It was certainly sound book-commerce to keep the puzzle open as long as possible. I know of only two positive, off-the-cuff, extra-textual hints made by Nabokov during his lifetime: he confirmed that Botkin (a near-Russian-anagram for "nobody") was indeed a Russian national lecturing at New Wye; and that Charles Kinbote (alias the deposed King of Zembla, and yet another near-anagram), the apparently deranged annotator of Shade's cantos, ended up committing suicide, outside the novel itself, as it were. So, finally, compared with FLT, there are several Andrew Wileses (he who finally proved the 300-year-old conjecture), each of whom is convinced he knows what the novel is all about.
There's more money to be made solving the P = NP conjecture (or its converse, the Clifford $1 million is unclaimed as I go to press my trousers), but a Pale Fire breakthrough could bring you lasting fame and headlines in the TLS or NYRB. It's not without its computational aspects—namely, carefully constructing hypertext "allusional" graphs not unlike the ones devised by El Don Knuth to illustrate who was sharing carriages and information with whom on Agatha Christie's Orient Express. Even minor Pale Fire discoveries have titillated the Nabokovian world, proving how easy it is to be dis-allusioned. A reference to Edsel Ford was for years taken to be Henry's son or the eponymous, infamous, ill-fated motor car. Matt Roth, a Pale Fire expert, uncovered the shocking coincidence that there was indeed a rather obscure poet born and christened Edsel Ford (1928-70), although, of course, not at all obscure to those who know of him. Indeed, among those who knew him was that omnivore Vladimir Nabokov, who quotes two lines from Ford's sonnet "The Image of Desire" in the novel Pale Fire.
My own Pale Fire solutions include the far-fetched idea that Pale should be pronounced Pally as in Palearctic, the very eco-zone in which every single butterfly nabbed [sic] and classified by Nabokov is to be found. This pale- prefix is a common contraction of paleo- meaning ancient or Old World. When we go a-llusioning, all things are possible. We now have not only pally or friendly fire (or amicide to increase your word-power—why buy Reader's Digest?) in our chain, but productive hints of Promethean fire and unbounded links to Aeschylus, Shelley, and that crowd.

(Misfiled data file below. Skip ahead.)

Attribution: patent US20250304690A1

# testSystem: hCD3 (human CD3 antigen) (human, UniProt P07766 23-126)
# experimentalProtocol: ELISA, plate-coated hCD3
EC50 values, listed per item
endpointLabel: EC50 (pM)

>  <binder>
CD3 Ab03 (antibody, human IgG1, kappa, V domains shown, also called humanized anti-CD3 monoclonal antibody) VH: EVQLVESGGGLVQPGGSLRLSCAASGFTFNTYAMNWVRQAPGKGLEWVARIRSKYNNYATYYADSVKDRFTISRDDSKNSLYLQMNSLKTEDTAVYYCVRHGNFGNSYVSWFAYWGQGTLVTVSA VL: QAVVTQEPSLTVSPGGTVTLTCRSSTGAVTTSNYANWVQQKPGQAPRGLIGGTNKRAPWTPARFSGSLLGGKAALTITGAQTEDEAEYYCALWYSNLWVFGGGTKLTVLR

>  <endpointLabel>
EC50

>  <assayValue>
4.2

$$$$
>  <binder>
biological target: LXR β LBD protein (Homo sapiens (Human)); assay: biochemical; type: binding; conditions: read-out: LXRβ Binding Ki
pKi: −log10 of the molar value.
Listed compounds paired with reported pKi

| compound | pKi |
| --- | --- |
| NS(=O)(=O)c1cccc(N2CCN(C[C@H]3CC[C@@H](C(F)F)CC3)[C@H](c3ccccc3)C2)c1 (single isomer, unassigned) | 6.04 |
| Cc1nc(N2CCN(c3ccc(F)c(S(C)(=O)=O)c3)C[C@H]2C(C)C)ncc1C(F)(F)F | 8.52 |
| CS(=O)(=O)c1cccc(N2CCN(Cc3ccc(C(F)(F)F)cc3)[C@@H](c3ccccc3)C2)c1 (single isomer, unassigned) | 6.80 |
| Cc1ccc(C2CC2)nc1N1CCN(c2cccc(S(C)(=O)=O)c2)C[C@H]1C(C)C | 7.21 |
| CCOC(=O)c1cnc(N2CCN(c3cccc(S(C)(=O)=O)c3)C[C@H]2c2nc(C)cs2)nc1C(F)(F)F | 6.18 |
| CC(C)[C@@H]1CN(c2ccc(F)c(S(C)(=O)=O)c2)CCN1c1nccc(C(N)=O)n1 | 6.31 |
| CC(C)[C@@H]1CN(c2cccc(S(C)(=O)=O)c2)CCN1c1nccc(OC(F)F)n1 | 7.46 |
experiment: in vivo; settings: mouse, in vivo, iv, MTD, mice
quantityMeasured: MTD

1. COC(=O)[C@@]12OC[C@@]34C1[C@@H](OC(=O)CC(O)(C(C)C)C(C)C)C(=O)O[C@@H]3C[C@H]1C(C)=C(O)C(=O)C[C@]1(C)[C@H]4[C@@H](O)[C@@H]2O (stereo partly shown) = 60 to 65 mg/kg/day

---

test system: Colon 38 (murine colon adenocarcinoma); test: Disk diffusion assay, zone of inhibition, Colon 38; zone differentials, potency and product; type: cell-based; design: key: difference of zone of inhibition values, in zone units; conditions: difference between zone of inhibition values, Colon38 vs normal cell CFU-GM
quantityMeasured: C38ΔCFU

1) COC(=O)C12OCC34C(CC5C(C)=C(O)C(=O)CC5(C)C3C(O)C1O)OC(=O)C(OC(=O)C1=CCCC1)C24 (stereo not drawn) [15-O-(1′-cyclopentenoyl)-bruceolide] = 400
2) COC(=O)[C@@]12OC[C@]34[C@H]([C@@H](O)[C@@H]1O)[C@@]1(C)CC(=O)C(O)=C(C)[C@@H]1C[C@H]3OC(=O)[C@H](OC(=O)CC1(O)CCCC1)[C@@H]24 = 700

And here we return to mathematics, computer science, and veer toward John Playfair's notion of a porism: "A proposition affirming the possibility of finding such conditions as will render a certain problem indeterminate or capable of innumerable solutions."
Loosely (the word has been through many mangles since Euclid was a lad), we can think of a poristic equation as having either NO solutions or an INFINITE set of solutions. In England, we have the weaker Omnibus Existence Theorem: either NO bus comes to your bus stop or suddenly THREE arrive together. This is Brit Whine 2, after the Weather Whinge but ahead of the Cricket Test Match Results Shock. The poristic situation seems bizarre: you'll know that many existence proofs rely on reaching a contradiction after assuming that no solution exists. This familiar reductio ad absurdum (or law of the excluded muddle!) is known as a nonconstructivist approach, in that you may have proved the existence of a solution (at least one) without actually producing any actual solution(s). The limited choice between NO solution and a whole bleeding INFINITY of the buggers is not fair play, my dear Playfair.
I've no evidence that Nabokov ever used the word porism, but it's the sort of arcane word that would delight him. He does use many mathematical terms such as surd and lemniscate (both as the butterfly shape and as infinity on its side). He is acquainted with the higher dimensions of Einstein's space-time (which he attacks without showing a deep understanding of relativity) and speaks of bringing his "expanding universe back to a Newtonian norm." In The Real Life of Sebastian Knight (another cryptic masterpiece devoted to confused identities), he does a bit of Peano by having a character in the novel, closely identified with Nabokov himself, declare that "ONE is the only real number, and everything else comes from addition."Mathematicians would avoid the ambiguity between "real" (actual) and "real" (as in the real number system of which the integers derivable from 1 and + are but a tiny drop in the numerical bucket).